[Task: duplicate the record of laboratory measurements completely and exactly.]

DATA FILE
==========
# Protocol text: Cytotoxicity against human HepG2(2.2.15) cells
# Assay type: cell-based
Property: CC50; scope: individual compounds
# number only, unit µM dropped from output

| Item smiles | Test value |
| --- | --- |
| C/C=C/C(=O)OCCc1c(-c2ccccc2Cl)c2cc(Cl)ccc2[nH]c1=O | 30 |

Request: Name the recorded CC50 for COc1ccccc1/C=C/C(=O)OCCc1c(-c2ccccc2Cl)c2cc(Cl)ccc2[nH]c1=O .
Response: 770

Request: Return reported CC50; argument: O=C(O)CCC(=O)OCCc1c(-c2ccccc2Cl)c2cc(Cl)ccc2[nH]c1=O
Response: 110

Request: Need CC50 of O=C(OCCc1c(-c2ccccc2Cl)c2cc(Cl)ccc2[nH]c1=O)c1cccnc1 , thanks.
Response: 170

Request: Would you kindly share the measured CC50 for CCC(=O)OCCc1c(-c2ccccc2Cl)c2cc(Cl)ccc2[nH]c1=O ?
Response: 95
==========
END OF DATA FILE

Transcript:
# Protocol text: Cytotoxicity against human HepG2(2.2.15) cells
# Assay type: cell-based
Property: CC50; scope: individual compounds
# number only, unit µM dropped from output

| Item smiles | Test value |
| --- | --- |
| C/C=C/C(=O)OCCc1c(-c2ccccc2Cl)c2cc(Cl)ccc2[nH]c1=O | 30 |

Request: Name the recorded CC50 for COc1ccccc1/C=C/C(=O)OCCc1c(-c2ccccc2Cl)c2cc(Cl)ccc2[nH]c1=O .
Response: 770

Request: Return reported CC50; argument: O=C(O)CCC(=O)OCCc1c(-c2ccccc2Cl)c2cc(Cl)ccc2[nH]c1=O
Response: 110

Request: Need CC50 of O=C(OCCc1c(-c2ccccc2Cl)c2cc(Cl)ccc2[nH]c1=O)c1cccnc1 , thanks.
Response: 170

Request: Would you kindly share the measured CC50 for CCC(=O)OCCc1c(-c2ccccc2Cl)c2cc(Cl)ccc2[nH]c1=O ?
Response: 95